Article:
The Prius wasn't the only car recognized by Consumer Reports as being a good value. Click on through to see the others.

MSRP: $16,230 - $18,230
Invoice: $15,338 - $16,896
Fuel Economy: 27 mpg City, 34 mpg Highway

Consumer Reports admits that while the Toyota Corolla is "rather bland," they consider it a good small sedan. The car comes with a quiet 1.8-liter engine, and Consumer Reports considers it to give a comfortable ride with secure handling.

"The interior is put together well, although hard plastic panels and trim are abundant," the magazine said in a brief review of the car. But the car got 32 mpg in their tests, making it "one of the most frugal among non-hybrids or non-diesel sedans."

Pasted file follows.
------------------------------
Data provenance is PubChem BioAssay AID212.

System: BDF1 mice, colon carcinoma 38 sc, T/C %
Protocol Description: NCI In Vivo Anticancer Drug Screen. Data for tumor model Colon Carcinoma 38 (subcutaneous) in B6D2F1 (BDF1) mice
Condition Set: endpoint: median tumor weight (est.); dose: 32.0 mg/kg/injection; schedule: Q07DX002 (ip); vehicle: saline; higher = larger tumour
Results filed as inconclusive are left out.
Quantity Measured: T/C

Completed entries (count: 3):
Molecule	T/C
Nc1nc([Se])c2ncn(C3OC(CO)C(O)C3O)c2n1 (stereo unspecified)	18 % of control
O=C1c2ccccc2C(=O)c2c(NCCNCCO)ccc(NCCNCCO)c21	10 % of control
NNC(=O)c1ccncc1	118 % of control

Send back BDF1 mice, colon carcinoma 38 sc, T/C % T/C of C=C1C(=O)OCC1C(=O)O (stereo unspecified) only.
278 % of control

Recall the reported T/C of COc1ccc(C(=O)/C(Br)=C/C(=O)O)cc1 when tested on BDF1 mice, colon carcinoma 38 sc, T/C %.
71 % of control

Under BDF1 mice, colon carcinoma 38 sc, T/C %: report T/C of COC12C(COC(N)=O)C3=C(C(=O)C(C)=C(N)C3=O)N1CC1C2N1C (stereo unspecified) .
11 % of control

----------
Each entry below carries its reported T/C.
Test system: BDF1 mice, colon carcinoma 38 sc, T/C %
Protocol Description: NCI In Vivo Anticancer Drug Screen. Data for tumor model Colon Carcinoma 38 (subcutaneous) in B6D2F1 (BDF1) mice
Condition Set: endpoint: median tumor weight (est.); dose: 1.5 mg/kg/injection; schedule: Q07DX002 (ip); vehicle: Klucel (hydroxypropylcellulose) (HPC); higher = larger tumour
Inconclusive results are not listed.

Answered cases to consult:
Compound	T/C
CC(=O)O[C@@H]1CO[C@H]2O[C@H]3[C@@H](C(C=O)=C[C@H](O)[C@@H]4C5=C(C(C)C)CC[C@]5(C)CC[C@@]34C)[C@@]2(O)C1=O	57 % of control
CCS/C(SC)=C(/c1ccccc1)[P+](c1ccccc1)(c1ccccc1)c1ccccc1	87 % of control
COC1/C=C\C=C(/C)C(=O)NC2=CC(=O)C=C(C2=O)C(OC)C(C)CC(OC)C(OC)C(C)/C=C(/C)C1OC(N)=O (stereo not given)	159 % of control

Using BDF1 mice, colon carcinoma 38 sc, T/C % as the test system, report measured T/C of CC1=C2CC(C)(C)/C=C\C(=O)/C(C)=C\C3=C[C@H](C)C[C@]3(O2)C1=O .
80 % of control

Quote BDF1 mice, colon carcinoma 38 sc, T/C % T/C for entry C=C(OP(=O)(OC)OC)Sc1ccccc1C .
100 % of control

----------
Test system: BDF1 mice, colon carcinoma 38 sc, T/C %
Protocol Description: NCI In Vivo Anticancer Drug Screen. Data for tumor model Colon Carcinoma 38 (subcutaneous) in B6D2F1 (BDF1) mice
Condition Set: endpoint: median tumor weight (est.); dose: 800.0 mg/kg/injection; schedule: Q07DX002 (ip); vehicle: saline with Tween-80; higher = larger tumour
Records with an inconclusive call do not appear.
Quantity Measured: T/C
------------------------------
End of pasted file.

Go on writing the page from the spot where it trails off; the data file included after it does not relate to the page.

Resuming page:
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MSRP: $26,140 - $27,670
Invoice: $24,049 - $25,456
Fuel Economy: 43 mpg City, 39 mpg Highway

The Toyota Camry Hybrid, with its refined interior, good driving dynamics and great fuel economy, was deemed the best value for the Family Sedan category.

Though Consumer Reports testing found its MPG to be slightly lower than the EPA estimate (38 mpg compared to 40 mpg), the publication still found fuel economy to make the Camry Hybrid a great value.

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MSRP: $30,510 - $39,150
Invoice: $28,719 - $36,715
Fuel Economy: 22 mpg City, 31 mpg Highway

Consumer Reports says the TSX is fun to drive, given "its smooth-revving engine, slick transmission and agile handling." But its steering isn't precise enough for the magazine, making it less sporty than other cars.